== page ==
Transparency News, 10/7/20


 October 7, 2020
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state & local news stories
“The Virginia Parole Board maintains its FOIA exclusions and has not waived its FOIA protections.”
The Office of the State Inspector General has substantiated six additional allegations leveled at the Virginia Parole Board after investigating complaints about how the panel reached its decision in a single unidentified case, but details of the findings have been stricken entirely from copies of the government watchdog agency’s reports released Tuesday. The Inspector General determined that a seventh allegation against the parole board was unsubstantiated. The agency also released a copy of recommendations on how the parole board should proceed going forward. “VPB should develop and attest to a Code of Ethics that focuses on impartiality, integrity and transparency when making all parole-related decisions,” according to one of the recommendations. In an email to the Richmond Times-Dispatch, the inspector general’s office said information it received to conduct the administrative “fraud, waste and abuse hotline investigation” is exempt under the state’s open records law, adding, “The Virginia Parole Board maintains its FOIA exclusions and has not waived its FOIA protections.”
Richmond Times-Dispatch

Charlottesville City Council officially has dissolved several defunct committees, transitioned others to new roles and has plans to revisit more. The council agreed to dissolve the Belmont Bridge Steering Committee, Hydraulic Road Planning Advisory Panel and Streets that Work/Code Audit Steering Committee. The need that caused those committees to exist in the first place has passed, councilors said. The council made the moves during a virtual work session Tuesday held to discuss its 34 appointed bodies. The council has discussed a need to revisit all of its committees throughout the years, but the coronavirus pandemic has brought the issue to the forefront. Throughout the summer, the city has addressed whether it would allow some committees to meet virtually on an ad-hoc basis as issues arose. Four committees are transitioning from council-appointed advisory bodies to staff advisory panels: the Parking Advisory Panel, Parks and Recreation Advisory Board, PLACE Design Task Force and the Water Resources Protection Program Advisory Committee.Those committees still will have public meetings and take input, councilors said.
The Daily Progress

A Bristol Virginia Police Department officer was suspended Saturday “based on a traffic stop” he was involved in Friday, according to City Manager Randy Eads. Eads, however, was mum about the details, including the officer’s name and what occurred during the traffic stop, saying it’s a personnel matter. According to a Saturday post on the Police Department’s Facebook page, the department’s administration was aware of a video of an encounter with one of its officers that was circulating on social media. “It is being investigated and will be handled once all information is gathered,” the post states.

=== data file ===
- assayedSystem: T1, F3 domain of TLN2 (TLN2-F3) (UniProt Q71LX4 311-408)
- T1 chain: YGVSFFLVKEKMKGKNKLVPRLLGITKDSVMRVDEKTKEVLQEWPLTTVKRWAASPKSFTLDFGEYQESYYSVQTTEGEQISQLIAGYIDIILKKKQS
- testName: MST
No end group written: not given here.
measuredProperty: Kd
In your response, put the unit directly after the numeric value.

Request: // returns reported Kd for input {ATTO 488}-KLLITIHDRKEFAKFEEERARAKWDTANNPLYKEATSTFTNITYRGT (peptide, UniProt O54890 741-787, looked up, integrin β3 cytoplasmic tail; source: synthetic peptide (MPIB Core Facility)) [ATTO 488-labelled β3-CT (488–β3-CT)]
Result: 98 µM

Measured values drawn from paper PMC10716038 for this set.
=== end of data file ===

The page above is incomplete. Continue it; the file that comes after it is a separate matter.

Bristol Herald Courier


editorials & columns
"In the three years following a newspaper's exit, the cost of government goes up."
The University of Virginia has continuously promised us clear and regular communication regarding COVID-19 policy and changes to it. Yet, the most recent policy changes went into effect Sept. 23 at 9 a.m. — about 24 hours before the University decided to notify all community members via email.  The bottom line is that the University is making closed-door decisions without informing students in a timely or consistent manner. Students and employees of the University have a right to know how decisions are being made that will directly affect their livelihood and ability to sustain themselves. The University needs to be transparent with all of its planning and protocol should we continue to see a rise in cases. Hopefully — next time — they will at least have the common courtesy to send an email beforehand. 
The Cavalier Daily

No one has come up with a perfect solution for the preservation of independent local news in some form, but the need is more urgent than ever. A slow-moving financial crisis in journalism is now gaining speed with today's pandemic-fueled recession, and the costs are mounting, not just to local news but to local democracy. Recent studies suggest that nearly any measure of governance is negatively affected by the decline of local journalism. Take public safety, for instance. It turns out that decreasing TV news coverage of local wrongdoing leads to a meaningful decline in clearance rates for violent crimes. Public finances also take a hit when local news coverage drops. In the three years following a newspaper's exit, the cost of government goes up: taxes, payrolls, average wages, deficits and borrowing costs all rise, especially in states already suffering from poor governance. And in an election year, let's not forget partisan politics. That, too, worsens when local news dries up. 
Michael Hendrix, Governing